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Re: FAST8 Linearization

Postby Jason.Jonkman » Fri Oct 18, 2019 8:56 am

Dear Zhe.Zhang,

I would encourage you to read the paper that describes how the linearization capability was added to FAST v8: https://www.nrel.gov/docs/fy17osti/67015.pdf. The examples in this paper should hopefully explain the process.

I'm not sure if you are specifically interested in the wave disturbance mentioned in the paper excerpt you posted, but this has recently been added to OpenFAST--see the following paper: https://www.nrel.gov/docs/fy19osti/71865.pdf. This feature is in the final stages of being included in a public release.

Best regards,
Jason Jonkman, Ph.D.
Senior Engineer | National Wind Technology Center (NWTC)

National Renewable Energy Laboratory (NREL)
15013 Denver West Parkway | Golden, CO 80401
+1 (303) 384 – 7026 | Fax: +1 (303) 384 – 6901
nwtc.nrel.gov

Xiao.Wang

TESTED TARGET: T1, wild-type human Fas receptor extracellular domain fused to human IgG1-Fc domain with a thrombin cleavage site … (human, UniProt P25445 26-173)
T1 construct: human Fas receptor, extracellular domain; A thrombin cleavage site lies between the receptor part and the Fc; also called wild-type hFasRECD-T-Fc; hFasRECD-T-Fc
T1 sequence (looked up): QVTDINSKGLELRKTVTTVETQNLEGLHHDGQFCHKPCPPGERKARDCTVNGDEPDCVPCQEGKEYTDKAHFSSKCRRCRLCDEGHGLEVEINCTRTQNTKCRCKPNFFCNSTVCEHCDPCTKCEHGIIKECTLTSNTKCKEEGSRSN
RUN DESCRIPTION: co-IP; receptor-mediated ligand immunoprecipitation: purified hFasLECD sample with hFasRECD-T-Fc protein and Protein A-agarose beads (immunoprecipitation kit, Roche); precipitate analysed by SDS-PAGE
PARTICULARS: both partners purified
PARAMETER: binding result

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Re: FAST8 Linearization

Postby Xiao.Wang » Mon Aug 17, 2020 1:16 pm

Jason.Jonkman wrote:Dear Taha,

I don't see that you've used the corrected findBladeTriplets.m file that I reported above. You can find the corrected file at this deeplink: https://github.com/old-NWTC/MBC/blob/ma ... Triplets.m. The use of this correct filed should produce correct results.

Best regards,


Dear Jason,

Just find a bug at line 12 of findBladeTriplets, where 1:size(chkStr,2) should be used. Otherwise, the number of outputs in rotating frame will be zero.

Regards,
Xiao

Jason.Jonkman
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Re: FAST8 Linearization

Postby Jason.Jonkman » Mon Aug 17, 2020 3:04 pm

Dear Xiao,

You quoted a rather old forum response. My guess is how MATLAB handles cell arrays has changed a bit. This used to work with size(chkStr). Regardless, in the current version of the findBladeTriplets.m file in MBC3 (https://github.com/OpenFAST/matlab-tool ... Triplets.m), the length function is used in place of the size function, i.e., size(chkStr) --> length(chkStr).

Best regards,
Jason Jonkman, Ph.D.
Senior Engineer | National Wind Technology Center (NWTC)

National Renewable Energy Laboratory (NREL)
15013 Denver West Parkway | Golden, CO 80401
+1 (303) 384 – 7026 | Fax: +1 (303) 384 – 6901
nwtc.nrel.gov

Martin.Dana